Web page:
A "Go-Cart" frame might be a good starting point for a homemade doorway dolly with soft tires and two wheel steering. Or, for the same price as renting a "professional" doorway dolly for one day, you can own this wagon:
http://www.harborfre...temnumber=37320
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#6 Trevor Greenfield

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Posted 18 October 2006 - 09:14 PM

I am getting that wagon. In fact I would have gotten it today except that I had to get back. Ill be able to let you know my findings, my main thought is I dont want the tread on the tires to cause vibration.
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#7 Daniel Wallens

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Posted 19 October 2006 - 01:23 AM

A Fisher or even a Chapman seems out of the question,


Um, why? I was just on a film where we had a Fisher 11 on the 5th floor of a tiny brownstone, no elevator.

That is, unless you are doing shots on/around the stairs themself, in which case, I dont see how any dolly could be used.
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#8 Adam Frisch FSF

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Posted 20 October 2006 - 06:40 AM

The newest Panther's and Movietech dollies can be split into the center column and the actual base with a quick release. This means that one person could actually carry it up by himself in 2 trips. Not only that - once split like this, the dolly can get into places no other dolly can reach.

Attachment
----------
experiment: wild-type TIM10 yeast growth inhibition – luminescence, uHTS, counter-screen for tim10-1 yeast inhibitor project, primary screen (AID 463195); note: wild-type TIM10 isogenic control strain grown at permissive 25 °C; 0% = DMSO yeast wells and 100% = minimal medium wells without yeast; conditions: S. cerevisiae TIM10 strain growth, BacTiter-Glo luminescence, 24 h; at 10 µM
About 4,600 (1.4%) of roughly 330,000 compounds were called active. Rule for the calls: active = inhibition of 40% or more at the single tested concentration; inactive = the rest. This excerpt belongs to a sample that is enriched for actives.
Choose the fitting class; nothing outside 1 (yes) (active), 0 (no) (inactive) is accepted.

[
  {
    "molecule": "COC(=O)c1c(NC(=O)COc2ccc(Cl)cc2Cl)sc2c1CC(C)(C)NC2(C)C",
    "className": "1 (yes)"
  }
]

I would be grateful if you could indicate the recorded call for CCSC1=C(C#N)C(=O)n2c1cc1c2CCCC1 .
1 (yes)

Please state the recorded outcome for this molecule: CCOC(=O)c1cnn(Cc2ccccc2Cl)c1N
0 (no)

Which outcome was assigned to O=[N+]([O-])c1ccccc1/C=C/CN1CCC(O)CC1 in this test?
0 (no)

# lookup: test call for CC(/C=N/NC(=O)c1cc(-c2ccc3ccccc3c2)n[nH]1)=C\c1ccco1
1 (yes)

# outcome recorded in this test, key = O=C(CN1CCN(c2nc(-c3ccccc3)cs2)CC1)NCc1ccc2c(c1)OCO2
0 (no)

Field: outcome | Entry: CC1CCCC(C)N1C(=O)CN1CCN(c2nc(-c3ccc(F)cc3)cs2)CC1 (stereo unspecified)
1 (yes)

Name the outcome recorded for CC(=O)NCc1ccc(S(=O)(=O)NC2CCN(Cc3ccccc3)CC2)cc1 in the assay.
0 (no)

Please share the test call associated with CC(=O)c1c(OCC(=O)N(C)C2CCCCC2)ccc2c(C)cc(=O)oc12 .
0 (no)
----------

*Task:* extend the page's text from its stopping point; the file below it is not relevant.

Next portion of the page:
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#9 Alex Haspel

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Posted 20 October 2006 - 08:25 AM

The newest Panther's and Movietech dollies can be split into the center column and the actual base with a quick release. This means that one person could actually carry it up by himself in 2 trips. Not only that - once split like this, the dolly can get into places no other dolly can reach.


I was gaffing a shoot with the Movietech Magnum dolly some weeks ago, and i must say that altough i'm quite a semi-bear i would rather not want to carry the center column up some stairs alone, since it's got about 80kg (circa 180lbs).
The base is a little less bulky, it could technically be carried by one person, but it has still got 60kg (130lbs).
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#10 Adam Frisch FSF

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Posted 20 October 2006 - 03:22 PM

OK, one and half person then :D :P
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#11 Jon Rosenbloom

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Posted 22 October 2006 - 02:39 PM

If it's not absolutely necessary to do a boom during the shot, why not just put the sticks on a doorway? Even small jobs can usually afford to carry one anyway. How are the floors? You might get away w/ just renting a Chapman vibration isolator (you'll need heavy duty Mitchell base sticks for that.), or you might just run some shelving boards down the hallway (easier for the actors to step over ...). Or you can rent skateboard wheels and drop the doorway in them, if you have to be on track. Either way, you should give the grips a pre-call to load in so they don't have to fight all that stuff around everyone else.

Edited by Jon Rosenbloom, 22 October 2006 - 02:39 PM.